Since we were in the countryside, the food were very traditional. I will only mention meals and restaurants that stood out for me, after all, there was a lot of food during the five-day trip.

Magomeya restaurant in Magome
Magomeya’s dining space

First eatery is Magomeya in Magome, Gifu Prefecture. The restaurant is located behind the bus parking space at the foot of the famous Nakasendo Route in Magome. It has a simple and traditional dining space but has an amazing view of the mountains.

The food here are set meals that comes with a bento box of starters, soup, soba noodles, rice, and dessert. In our bento box was a variety of proteins like karaage (Japanese fried chicken), braised fish, and egg omelet. It also has a mix of vegetable pickles and seaweed. The miso soup is like no other miso soup I ever had. It’s filled with ingredients like daikon, carrot, thinly sliced pork, and green onions. The broth is very flavorful and perfectly seasoned (this was so good!).

Magomeya set meal
Magomeya’s delicious set meal

The soba noodles was also a meal on its own. The perfectly cooked buckwheat noodles (chewy but still has a bite) was swimming in a warm dashi broth with a mix of mushrooms and green onions. To finish, a simple not-so-sweet jelly dessert with fresh fruits is the perfect light ending to a delicious meal.

Irori hida beef
Irori’s Hida beef cooked on a ho leaf

Another must-try restaurant is Irori in Shirakawa-go in Gifu Prefecture. The eatery in this heritage village serves Japanese meals in its most traditional form. This includes slices of beef cooked on a ho (local tree) leaf with miso paste, tofu, bean sprouts, and green onions. This was, for me, the best beef dish during the trip! What’s even better is the restaurant uses Hida beef, one of Japan’s high grade cattle meats (in the level of Kobe beef). The set meals also comes with the usual starters like vegetables, smoked fish, tofu, and a bowl of rice.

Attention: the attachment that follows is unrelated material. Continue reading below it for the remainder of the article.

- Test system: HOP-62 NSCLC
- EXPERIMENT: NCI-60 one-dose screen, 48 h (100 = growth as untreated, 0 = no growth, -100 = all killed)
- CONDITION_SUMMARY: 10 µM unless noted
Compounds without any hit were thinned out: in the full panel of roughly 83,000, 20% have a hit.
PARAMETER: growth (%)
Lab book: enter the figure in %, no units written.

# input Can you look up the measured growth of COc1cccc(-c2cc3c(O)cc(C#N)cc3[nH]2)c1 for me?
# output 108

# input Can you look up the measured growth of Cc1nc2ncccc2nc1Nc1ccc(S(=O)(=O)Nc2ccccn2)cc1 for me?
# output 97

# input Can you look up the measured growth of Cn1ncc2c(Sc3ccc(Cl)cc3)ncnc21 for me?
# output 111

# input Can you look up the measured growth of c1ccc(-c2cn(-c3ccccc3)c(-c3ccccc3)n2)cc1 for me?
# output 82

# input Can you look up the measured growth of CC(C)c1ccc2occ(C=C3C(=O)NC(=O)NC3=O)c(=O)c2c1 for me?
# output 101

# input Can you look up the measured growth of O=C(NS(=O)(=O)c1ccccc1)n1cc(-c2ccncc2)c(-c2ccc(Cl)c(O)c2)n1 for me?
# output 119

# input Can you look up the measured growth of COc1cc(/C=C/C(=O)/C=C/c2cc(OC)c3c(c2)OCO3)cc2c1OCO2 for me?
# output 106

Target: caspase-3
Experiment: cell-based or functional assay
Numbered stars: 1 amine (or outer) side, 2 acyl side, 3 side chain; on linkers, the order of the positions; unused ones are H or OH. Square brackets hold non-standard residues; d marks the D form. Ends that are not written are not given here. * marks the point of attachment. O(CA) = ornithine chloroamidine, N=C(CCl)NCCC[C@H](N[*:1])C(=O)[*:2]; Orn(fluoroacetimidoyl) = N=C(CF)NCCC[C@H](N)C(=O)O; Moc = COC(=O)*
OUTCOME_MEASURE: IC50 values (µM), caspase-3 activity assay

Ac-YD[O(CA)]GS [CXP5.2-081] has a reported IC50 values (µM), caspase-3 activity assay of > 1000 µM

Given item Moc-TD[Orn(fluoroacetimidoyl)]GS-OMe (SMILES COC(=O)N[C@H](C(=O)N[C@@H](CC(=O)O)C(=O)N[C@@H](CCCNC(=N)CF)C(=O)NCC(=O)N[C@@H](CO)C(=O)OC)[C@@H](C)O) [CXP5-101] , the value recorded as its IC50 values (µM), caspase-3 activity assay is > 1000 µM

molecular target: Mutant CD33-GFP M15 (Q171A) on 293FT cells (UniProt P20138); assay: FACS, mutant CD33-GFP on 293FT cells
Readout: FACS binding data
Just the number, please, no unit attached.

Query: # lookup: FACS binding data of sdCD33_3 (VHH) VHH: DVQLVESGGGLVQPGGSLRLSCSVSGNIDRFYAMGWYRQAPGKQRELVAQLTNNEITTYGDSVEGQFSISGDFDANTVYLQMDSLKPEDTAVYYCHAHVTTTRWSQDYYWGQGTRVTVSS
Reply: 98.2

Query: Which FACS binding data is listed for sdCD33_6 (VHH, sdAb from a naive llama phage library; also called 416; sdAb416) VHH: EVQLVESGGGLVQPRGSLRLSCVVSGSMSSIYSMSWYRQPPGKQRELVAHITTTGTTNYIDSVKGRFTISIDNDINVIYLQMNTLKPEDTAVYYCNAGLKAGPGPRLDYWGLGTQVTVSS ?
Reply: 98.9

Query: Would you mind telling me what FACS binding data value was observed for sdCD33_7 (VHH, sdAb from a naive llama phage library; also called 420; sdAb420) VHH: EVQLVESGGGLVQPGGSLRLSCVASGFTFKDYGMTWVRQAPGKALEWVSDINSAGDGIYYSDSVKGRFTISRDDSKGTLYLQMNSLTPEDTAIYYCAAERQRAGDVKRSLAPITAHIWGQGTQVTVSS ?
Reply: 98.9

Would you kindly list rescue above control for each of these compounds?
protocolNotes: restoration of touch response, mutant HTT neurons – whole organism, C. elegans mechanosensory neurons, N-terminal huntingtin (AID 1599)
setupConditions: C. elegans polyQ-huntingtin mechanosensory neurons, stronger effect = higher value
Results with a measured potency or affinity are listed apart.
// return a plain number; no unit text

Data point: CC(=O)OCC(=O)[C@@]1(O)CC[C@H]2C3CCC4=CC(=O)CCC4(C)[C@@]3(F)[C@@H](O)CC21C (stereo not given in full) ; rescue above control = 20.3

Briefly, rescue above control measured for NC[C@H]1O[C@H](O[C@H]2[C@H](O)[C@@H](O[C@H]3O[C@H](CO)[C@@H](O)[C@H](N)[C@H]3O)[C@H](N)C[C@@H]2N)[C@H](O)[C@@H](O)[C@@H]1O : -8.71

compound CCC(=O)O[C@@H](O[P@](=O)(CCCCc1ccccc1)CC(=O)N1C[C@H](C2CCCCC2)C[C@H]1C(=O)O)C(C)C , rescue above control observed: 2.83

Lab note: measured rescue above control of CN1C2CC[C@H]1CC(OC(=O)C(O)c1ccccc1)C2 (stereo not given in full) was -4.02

Dinner setup at Bizenya restaurant in Gujo
Bizenya’s traditional dining setup

Then there’s Bizenya in Gujo City in Gifu Prefecture. The restaurant has a beautiful traditional garden and has a traditional dining setup. The restaurant’s setup lets its diners sit on cushioned legless chairs on the floor, covered with the very comfortable tatami mat. The beautifully presented meal has the usual starters. Note that appetizers vary per restaurant.

Fresh sashimi
Uber fresh sashimi
Traditional tempura is served with plain or flavored fine salt

Bizenya served us a variety of starters including extremely fresh sashimi (tuna, salmon, etc.) and steamed sea snail. The restaurant also served mixed tempura. At this point I discovered that tempura is originally served with plain or flavored fine salt and not the sweet ginger-soy dipping sauce we Filipinos are familiar with. The main dish is the beef (Hida, no less) sukiyaki, which we had to cook on the table by ourselves.

Hitsumabushi unagi
Hitsumabushi Bincho’s grilled unagi

The last memorable meal for me was the bowl of unagi at Hitsumabushi Bincho at La Chic mall in Sakae area in Nagoya City. Nagoya is famous for its unagi or freshwater eel. The restaurant chain serves the grilled unagi on a bed of rice and different condiments including dashi broth. This dish can be eaten in three ways—as it is; with nori, green onions, and wasabi; and with dashi broth. Diners can divide the big bowl of unagi and eat it however they like. Personally, I like the nori-green onionswasabi combination.

Traditional Japanese food is what I expected it to be—clean, beautiful, and flavorful. Some dishes may be for an acquired taste but most are overflowing with umami goodness. I will detail what to expect from traditional Japanese meals on my next post. And also watch out for what food souvenirs to buy in Japan.

You can also read my Manila Bulletin Lifestyle article here.

Jetstar offers low fares to Nagoya and flies four times weekly to Manila /

Belgian whiskey, anyone?

Belgium, like its neighbor Germany, is famous for brewing some of the world’s best beers. In recent years, however, some Belgians are going in a different direction—distilling. In fact, according Belgian Femke van der Vorst, some breweries are shifting to distilling, making whiskeys specifically.

It’s not like these breweries are losing money, it’s about showcasing quality Belgian ingredients like barley. The Western European country also wants to prove that it can make whiskeys, too.

Femke works as the sales manager of Belgian Owl, a Belgian whiskey brand that was founded by Etienne Bouillon in 2004. She recently visited the country to introduce the single malt whiskey to local connoisseurs. They are also expanding their reach with plans of bringing the spirit to China and Japan.